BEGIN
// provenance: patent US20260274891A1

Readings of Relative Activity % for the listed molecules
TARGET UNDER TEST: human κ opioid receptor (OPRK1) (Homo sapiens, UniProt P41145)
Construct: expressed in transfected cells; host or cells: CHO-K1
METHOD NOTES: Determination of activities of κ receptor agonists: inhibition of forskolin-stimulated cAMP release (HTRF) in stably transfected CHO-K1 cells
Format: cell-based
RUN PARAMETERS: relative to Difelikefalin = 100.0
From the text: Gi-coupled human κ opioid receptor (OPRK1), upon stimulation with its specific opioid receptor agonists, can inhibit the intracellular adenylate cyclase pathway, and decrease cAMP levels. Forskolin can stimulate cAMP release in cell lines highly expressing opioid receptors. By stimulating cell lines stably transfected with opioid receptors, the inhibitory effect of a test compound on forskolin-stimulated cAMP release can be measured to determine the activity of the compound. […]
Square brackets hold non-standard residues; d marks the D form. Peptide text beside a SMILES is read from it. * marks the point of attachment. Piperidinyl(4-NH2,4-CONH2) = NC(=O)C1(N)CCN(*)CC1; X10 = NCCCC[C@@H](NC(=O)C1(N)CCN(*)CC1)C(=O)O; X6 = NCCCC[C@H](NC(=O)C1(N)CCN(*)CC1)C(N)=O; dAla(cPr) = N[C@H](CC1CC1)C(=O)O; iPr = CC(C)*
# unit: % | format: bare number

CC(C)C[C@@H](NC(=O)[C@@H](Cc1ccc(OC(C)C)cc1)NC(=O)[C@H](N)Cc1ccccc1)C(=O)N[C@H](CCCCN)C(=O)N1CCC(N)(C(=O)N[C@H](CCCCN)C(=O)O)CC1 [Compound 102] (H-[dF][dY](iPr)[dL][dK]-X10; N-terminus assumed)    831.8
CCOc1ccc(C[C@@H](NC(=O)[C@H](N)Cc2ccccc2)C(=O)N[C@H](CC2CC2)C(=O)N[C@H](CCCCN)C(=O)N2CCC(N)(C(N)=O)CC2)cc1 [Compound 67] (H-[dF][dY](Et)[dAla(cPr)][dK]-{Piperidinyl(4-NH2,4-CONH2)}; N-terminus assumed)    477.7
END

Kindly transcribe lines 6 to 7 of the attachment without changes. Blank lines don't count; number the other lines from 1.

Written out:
Format: cell-based
RUN PARAMETERS: relative to Difelikefalin = 100.0